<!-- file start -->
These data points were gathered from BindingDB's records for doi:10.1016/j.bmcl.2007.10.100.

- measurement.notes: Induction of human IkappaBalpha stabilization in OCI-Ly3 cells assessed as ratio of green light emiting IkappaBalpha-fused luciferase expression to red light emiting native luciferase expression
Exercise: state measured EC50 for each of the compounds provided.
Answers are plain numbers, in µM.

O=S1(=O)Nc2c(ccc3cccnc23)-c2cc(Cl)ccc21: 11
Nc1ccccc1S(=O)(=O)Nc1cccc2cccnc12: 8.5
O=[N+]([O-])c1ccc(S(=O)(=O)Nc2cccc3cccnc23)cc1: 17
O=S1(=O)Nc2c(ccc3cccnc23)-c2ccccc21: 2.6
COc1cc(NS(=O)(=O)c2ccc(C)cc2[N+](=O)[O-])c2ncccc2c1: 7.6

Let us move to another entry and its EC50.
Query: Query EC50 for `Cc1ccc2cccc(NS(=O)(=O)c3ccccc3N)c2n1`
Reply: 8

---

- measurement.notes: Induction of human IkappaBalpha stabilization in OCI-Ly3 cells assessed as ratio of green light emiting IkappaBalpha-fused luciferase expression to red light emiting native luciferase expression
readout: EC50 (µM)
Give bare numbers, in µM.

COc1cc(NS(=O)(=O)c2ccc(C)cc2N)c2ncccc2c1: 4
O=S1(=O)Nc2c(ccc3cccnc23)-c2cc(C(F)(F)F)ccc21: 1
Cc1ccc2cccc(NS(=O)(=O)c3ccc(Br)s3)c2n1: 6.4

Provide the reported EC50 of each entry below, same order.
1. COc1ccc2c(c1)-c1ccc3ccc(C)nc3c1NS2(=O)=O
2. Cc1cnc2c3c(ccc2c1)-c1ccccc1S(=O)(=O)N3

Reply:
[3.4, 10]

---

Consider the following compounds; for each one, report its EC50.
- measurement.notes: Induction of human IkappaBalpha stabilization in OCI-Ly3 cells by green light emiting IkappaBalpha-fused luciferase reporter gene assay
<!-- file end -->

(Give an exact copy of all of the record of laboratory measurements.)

These data points were gathered from BindingDB's records for doi:10.1016/j.bmcl.2007.10.100.

- measurement.notes: Induction of human IkappaBalpha stabilization in OCI-Ly3 cells assessed as ratio of green light emiting IkappaBalpha-fused luciferase expression to red light emiting native luciferase expression
Exercise: state measured EC50 for each of the compounds provided.
Answers are plain numbers, in µM.

O=S1(=O)Nc2c(ccc3cccnc23)-c2cc(Cl)ccc21: 11
Nc1ccccc1S(=O)(=O)Nc1cccc2cccnc12: 8.5
O=[N+]([O-])c1ccc(S(=O)(=O)Nc2cccc3cccnc23)cc1: 17
O=S1(=O)Nc2c(ccc3cccnc23)-c2ccccc21: 2.6
COc1cc(NS(=O)(=O)c2ccc(C)cc2[N+](=O)[O-])c2ncccc2c1: 7.6

Let us move to another entry and its EC50.
Query: Query EC50 for `Cc1ccc2cccc(NS(=O)(=O)c3ccccc3N)c2n1`
Reply: 8

---

- measurement.notes: Induction of human IkappaBalpha stabilization in OCI-Ly3 cells assessed as ratio of green light emiting IkappaBalpha-fused luciferase expression to red light emiting native luciferase expression
readout: EC50 (µM)
Give bare numbers, in µM.

COc1cc(NS(=O)(=O)c2ccc(C)cc2N)c2ncccc2c1: 4
O=S1(=O)Nc2c(ccc3cccnc23)-c2cc(C(F)(F)F)ccc21: 1
Cc1ccc2cccc(NS(=O)(=O)c3ccc(Br)s3)c2n1: 6.4

Provide the reported EC50 of each entry below, same order.
1. COc1ccc2c(c1)-c1ccc3ccc(C)nc3c1NS2(=O)=O
2. Cc1cnc2c3c(ccc2c1)-c1ccccc1S(=O)(=O)N3

Reply:
[3.4, 10]

---

Consider the following compounds; for each one, report its EC50.
- measurement.notes: Induction of human IkappaBalpha stabilization in OCI-Ly3 cells by green light emiting IkappaBalpha-fused luciferase reporter gene assay